Would industrial strength degreaser be any better than Dawn detergent and Simple Green?
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Old 08-21-2013, 07:54 PM   #9
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Our Spartan Chassis is a side-radiator so it wasn't as dirty as I imagined. I used a foaming spray cleaner designed for air conditioner condenser coils, the can says it is a HD detergent, and it worked very well IMO.
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Old 08-21-2013, 11:59 PM   #10
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Thank you all for the great information. I'm certain the previous owner of our coach had to be among you fine gents as he took very good care of our new to us 04 Journey. I'll be cutting the access port into our fan shroud and make certain there is ample drainage when we do our preventative cleaning. I extended the slobber tube when we installed the new surge tank. Should'a, would'a, could'a lubed the Pac-Brake but simply haven't read enough of this forum yet...

Would industrial strength degreaser be any better than Dawn detergent and Simple Green?
Ron,
I don't know if you read my long post on the R&R of my radiator and CAC when I did mine but, I used "ZEP" Citrus based industrial cleaner. My radiator was out of the rig, laying flat on saw horses, and I put that ZEP into a 1 quart sprayer. I coated that radiator 'till my fingers fell off from pumping that trigger, used a whole quart in lower 1/3 of the fins. Guess what, IT DIDN'T EVEN DRIP THROUGH!

That's how strong the grease/oil/dirt build-up can be. I used the entire gallon, un-diluted, more on the CAC than the radiator but, some of it still didn't come clean. And, contrary to the thought process of most who've done this thankless job, I used a 2650 psi pressure washer in between each application of the ZEP.

And no, I didn't bend any of the fins. I even got fairly close, around 2" away from them and, they didn't give a bit. They're still straight as can be. But, the radiator was history due to a leak that had actually eaten away at the lower corner for quite some time. So, I had to break out the leather on that one, $1,275 out the door.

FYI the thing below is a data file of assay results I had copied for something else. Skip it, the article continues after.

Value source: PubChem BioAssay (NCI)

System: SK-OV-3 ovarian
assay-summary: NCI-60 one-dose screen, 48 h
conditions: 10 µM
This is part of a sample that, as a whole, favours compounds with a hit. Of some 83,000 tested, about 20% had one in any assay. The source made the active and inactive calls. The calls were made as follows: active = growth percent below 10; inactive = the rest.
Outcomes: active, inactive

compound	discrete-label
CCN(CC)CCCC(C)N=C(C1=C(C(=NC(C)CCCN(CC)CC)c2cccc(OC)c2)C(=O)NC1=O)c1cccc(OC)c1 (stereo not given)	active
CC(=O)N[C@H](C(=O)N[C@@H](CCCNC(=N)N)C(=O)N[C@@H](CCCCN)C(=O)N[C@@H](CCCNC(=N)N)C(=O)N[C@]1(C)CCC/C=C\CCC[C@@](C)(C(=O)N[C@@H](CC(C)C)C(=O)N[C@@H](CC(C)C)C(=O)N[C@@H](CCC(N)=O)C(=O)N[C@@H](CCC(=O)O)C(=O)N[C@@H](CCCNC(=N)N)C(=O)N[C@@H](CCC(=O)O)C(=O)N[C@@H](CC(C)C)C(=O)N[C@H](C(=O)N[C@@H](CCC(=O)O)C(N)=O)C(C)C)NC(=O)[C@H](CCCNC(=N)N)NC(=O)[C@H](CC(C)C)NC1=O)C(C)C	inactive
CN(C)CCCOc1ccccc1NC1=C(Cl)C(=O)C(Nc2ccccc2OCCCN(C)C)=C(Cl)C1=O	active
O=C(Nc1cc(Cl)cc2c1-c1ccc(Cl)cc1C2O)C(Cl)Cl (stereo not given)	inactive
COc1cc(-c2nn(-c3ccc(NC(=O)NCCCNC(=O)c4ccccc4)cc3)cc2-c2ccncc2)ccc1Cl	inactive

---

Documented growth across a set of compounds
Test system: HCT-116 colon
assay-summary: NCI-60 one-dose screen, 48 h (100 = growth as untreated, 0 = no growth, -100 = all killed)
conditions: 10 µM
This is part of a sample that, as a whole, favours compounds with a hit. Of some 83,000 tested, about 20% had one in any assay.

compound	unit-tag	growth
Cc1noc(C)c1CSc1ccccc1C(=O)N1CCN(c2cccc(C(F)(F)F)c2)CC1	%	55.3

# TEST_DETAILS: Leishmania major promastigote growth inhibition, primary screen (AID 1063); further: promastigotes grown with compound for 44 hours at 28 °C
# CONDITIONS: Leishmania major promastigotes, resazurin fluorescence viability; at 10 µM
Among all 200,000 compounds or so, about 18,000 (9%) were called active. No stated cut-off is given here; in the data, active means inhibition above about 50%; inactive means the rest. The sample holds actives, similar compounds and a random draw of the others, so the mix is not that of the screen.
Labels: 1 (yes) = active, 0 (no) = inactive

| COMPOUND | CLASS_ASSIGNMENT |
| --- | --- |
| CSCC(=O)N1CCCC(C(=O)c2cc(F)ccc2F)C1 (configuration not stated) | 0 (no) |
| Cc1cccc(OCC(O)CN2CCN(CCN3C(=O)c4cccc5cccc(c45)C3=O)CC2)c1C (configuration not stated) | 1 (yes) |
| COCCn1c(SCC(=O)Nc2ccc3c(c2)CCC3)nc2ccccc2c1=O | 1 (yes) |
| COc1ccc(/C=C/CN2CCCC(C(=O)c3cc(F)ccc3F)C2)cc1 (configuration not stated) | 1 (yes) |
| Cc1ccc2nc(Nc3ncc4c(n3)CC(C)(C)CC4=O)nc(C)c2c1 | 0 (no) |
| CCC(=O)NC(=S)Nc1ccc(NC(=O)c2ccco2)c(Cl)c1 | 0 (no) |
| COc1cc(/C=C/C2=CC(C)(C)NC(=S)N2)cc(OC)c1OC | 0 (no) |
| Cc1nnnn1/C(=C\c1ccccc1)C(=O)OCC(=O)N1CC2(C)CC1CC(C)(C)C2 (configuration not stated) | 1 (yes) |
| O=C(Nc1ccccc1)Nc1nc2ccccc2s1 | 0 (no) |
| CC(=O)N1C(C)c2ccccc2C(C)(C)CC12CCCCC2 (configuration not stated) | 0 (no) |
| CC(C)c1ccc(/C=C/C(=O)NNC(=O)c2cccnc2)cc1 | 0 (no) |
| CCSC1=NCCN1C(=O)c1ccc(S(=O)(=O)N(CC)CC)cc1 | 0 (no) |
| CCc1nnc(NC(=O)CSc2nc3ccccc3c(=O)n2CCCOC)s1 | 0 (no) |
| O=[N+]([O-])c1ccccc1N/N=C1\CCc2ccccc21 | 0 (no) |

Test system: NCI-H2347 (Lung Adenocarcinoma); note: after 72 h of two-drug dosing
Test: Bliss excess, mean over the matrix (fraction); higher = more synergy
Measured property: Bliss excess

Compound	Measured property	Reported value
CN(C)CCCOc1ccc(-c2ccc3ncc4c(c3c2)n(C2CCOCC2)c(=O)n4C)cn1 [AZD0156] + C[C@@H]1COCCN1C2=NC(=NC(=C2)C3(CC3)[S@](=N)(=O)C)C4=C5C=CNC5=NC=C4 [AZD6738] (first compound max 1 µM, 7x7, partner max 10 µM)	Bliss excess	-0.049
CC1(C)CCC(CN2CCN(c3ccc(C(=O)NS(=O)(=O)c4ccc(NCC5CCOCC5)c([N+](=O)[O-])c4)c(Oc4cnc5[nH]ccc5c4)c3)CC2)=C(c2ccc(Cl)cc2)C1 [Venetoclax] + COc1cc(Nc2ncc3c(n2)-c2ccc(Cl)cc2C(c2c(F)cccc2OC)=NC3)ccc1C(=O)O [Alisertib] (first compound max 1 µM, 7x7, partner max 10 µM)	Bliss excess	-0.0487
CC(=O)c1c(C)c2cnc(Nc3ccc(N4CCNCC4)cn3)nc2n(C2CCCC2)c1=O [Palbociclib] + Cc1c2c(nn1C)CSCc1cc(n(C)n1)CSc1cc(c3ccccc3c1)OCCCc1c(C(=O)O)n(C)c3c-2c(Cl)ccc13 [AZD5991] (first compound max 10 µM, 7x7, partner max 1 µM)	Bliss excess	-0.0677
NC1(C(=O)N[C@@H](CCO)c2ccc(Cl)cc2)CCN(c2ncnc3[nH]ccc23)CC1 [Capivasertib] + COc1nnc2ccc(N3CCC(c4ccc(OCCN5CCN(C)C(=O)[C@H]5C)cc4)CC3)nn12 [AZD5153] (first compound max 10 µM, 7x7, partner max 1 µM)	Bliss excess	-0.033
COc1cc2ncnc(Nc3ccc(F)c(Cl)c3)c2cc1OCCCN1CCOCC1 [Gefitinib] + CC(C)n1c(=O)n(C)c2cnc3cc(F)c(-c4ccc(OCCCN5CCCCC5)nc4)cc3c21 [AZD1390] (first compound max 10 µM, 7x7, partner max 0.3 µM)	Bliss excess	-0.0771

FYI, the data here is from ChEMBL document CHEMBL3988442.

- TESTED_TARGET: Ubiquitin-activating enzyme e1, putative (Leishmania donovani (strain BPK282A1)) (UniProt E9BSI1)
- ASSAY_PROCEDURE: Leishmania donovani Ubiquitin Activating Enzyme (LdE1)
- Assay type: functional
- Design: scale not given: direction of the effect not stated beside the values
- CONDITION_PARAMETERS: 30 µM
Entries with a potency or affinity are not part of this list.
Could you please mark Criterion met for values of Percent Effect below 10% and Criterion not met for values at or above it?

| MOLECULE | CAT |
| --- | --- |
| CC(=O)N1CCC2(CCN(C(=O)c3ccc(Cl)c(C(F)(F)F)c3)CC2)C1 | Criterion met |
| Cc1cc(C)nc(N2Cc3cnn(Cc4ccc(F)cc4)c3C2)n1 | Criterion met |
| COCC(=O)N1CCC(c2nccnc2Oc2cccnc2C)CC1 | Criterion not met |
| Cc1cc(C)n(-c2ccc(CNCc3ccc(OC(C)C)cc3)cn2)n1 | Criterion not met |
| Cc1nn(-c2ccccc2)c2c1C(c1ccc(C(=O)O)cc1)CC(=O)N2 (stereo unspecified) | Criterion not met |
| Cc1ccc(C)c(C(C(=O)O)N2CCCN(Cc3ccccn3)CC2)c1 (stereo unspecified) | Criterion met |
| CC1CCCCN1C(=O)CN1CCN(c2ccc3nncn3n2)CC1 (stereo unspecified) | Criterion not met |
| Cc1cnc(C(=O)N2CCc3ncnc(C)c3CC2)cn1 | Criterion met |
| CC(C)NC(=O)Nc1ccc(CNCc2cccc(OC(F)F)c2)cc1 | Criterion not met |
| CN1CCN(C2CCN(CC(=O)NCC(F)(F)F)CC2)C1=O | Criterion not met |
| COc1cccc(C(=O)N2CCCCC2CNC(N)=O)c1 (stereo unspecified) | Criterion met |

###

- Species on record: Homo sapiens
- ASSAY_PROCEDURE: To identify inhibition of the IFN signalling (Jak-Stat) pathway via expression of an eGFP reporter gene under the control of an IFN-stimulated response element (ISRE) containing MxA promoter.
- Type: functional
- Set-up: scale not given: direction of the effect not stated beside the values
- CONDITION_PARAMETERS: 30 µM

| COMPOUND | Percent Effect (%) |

But, to answer your question, to me, stronger is always better. So, using industrial strength, whatever brand/type you choose will help. But, to me, the pressure washer was a must. As LPD218 stated, that stuff just keeps coming out. So, multiple applications, from as many angles etc. that you can do, will yield the best results. Some will note here that on most of the RV radiators, they're made of aluminum so, you will have to watch what chemical you do use on them. I wasn't too worried about it due to the fact that it was totally out of the coach and I was rinsing the thing off ever two seconds anyway.

But, trying to do this while in both the CAC and the Rad are in the coach, and, keep from being shot by the DW with our 9mm if I got ONE DROP of grease/back splash on the inside of that bedroom, would be tough. Knowing what I know now, I think I could have that radiator and CAC out of there for cleaning, in about 2-2.5 hours. It took me about 6 before but, I was dilly dallying around just 'cause I could.

I'm not looking forward to ever doing it again but, if I had to, I'd handle it and, do some more maintenance while in there.
Scott
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Old 08-22-2013, 12:20 AM   #11
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Hey Scott, your not exaggerating about how tough it is to get the goo off the fins... especially while in place. I even bought a long handle stiff bristle brush for the CAC face which allowed me to reach and scrub the bottom and sides. And, a long flexible bottle type brush for between the CAC and radiator. Not sure how much the bottle type brush did because I couldn't see the effects but I felt I had to get something in there to help loosen the goo.

As for the mess, I picked up two 9x12 drop clothes (and a bag of rags) at the Home Depot and used blue painters tape to cover the interior of the closet and half the bedroom floor and bed. Glad I did because it would have been ugly! That goo will stick darn near permanently to just about anything.

cheers,
Joopy
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Old 08-22-2013, 12:29 AM   #12
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Just because you got it to stop over heating while on your trip, When you get home I'd pull that Radiator and CAC for a REAL good cleaning. It's the only way to get them completely clean.
And since yours RV probably never had those removed for that reason just look at he number of years it took to get them dirty enough to not cool.
If you get REALLY clean they should cool for a number of years, especially if you get that slobber tube exit relocated.